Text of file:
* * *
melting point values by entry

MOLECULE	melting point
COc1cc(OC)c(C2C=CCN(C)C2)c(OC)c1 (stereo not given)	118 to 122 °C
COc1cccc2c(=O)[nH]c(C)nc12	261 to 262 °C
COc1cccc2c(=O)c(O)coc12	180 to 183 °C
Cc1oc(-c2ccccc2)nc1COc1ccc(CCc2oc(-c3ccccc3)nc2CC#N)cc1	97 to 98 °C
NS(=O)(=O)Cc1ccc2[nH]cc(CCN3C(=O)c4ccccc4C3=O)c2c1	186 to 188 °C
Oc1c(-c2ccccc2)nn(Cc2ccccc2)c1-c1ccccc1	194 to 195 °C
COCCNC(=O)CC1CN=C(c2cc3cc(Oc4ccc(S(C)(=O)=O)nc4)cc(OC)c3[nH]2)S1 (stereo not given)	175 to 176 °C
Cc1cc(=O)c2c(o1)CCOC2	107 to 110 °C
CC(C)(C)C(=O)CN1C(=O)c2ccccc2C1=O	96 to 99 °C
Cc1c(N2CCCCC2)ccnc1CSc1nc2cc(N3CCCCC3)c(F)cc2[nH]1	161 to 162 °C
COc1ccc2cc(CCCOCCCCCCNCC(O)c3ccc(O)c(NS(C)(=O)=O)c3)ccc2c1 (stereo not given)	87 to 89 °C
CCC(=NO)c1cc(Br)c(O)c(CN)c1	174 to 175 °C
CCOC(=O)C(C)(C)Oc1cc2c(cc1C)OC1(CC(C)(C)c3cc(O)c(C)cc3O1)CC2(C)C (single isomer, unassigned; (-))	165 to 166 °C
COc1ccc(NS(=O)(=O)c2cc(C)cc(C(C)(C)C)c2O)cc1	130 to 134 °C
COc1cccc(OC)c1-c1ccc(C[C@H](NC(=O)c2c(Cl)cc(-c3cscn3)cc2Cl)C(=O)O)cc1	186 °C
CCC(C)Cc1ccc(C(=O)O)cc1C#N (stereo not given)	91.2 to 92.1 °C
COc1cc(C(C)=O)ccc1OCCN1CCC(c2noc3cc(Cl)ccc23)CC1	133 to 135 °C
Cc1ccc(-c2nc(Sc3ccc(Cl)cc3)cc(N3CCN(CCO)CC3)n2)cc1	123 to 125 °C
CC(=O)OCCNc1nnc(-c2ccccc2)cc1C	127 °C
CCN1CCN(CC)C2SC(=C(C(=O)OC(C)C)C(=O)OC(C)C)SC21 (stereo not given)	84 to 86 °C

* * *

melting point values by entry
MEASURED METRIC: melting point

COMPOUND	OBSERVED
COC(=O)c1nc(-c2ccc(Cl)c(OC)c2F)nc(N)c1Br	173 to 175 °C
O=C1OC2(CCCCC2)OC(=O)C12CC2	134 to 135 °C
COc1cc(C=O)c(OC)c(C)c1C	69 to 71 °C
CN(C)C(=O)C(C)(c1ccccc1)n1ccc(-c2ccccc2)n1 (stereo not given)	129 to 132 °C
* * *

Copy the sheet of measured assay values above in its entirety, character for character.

melting point values by entry

MOLECULE	melting point
COc1cc(OC)c(C2C=CCN(C)C2)c(OC)c1 (stereo not given)	118 to 122 °C
COc1cccc2c(=O)[nH]c(C)nc12	261 to 262 °C
COc1cccc2c(=O)c(O)coc12	180 to 183 °C
Cc1oc(-c2ccccc2)nc1COc1ccc(CCc2oc(-c3ccccc3)nc2CC#N)cc1	97 to 98 °C
NS(=O)(=O)Cc1ccc2[nH]cc(CCN3C(=O)c4ccccc4C3=O)c2c1	186 to 188 °C
Oc1c(-c2ccccc2)nn(Cc2ccccc2)c1-c1ccccc1	194 to 195 °C
COCCNC(=O)CC1CN=C(c2cc3cc(Oc4ccc(S(C)(=O)=O)nc4)cc(OC)c3[nH]2)S1 (stereo not given)	175 to 176 °C
Cc1cc(=O)c2c(o1)CCOC2	107 to 110 °C
CC(C)(C)C(=O)CN1C(=O)c2ccccc2C1=O	96 to 99 °C
Cc1c(N2CCCCC2)ccnc1CSc1nc2cc(N3CCCCC3)c(F)cc2[nH]1	161 to 162 °C
COc1ccc2cc(CCCOCCCCCCNCC(O)c3ccc(O)c(NS(C)(=O)=O)c3)ccc2c1 (stereo not given)	87 to 89 °C
CCC(=NO)c1cc(Br)c(O)c(CN)c1	174 to 175 °C
CCOC(=O)C(C)(C)Oc1cc2c(cc1C)OC1(CC(C)(C)c3cc(O)c(C)cc3O1)CC2(C)C (single isomer, unassigned; (-))	165 to 166 °C
COc1ccc(NS(=O)(=O)c2cc(C)cc(C(C)(C)C)c2O)cc1	130 to 134 °C
COc1cccc(OC)c1-c1ccc(C[C@H](NC(=O)c2c(Cl)cc(-c3cscn3)cc2Cl)C(=O)O)cc1	186 °C
CCC(C)Cc1ccc(C(=O)O)cc1C#N (stereo not given)	91.2 to 92.1 °C
COc1cc(C(C)=O)ccc1OCCN1CCC(c2noc3cc(Cl)ccc23)CC1	133 to 135 °C
Cc1ccc(-c2nc(Sc3ccc(Cl)cc3)cc(N3CCN(CCO)CC3)n2)cc1	123 to 125 °C
CC(=O)OCCNc1nnc(-c2ccccc2)cc1C	127 °C
CCN1CCN(CC)C2SC(=C(C(=O)OC(C)C)C(=O)OC(C)C)SC21 (stereo not given)	84 to 86 °C

* * *

melting point values by entry
MEASURED METRIC: melting point

COMPOUND	OBSERVED
COC(=O)c1nc(-c2ccc(Cl)c(OC)c2F)nc(N)c1Br	173 to 175 °C
O=C1OC2(CCCCC2)OC(=O)C12CC2	134 to 135 °C
COc1cc(C=O)c(OC)c(C)c1C	69 to 71 °C
CN(C)C(=O)C(C)(c1ccccc1)n1ccc(-c2ccccc2)n1 (stereo not given)	129 to 132 °C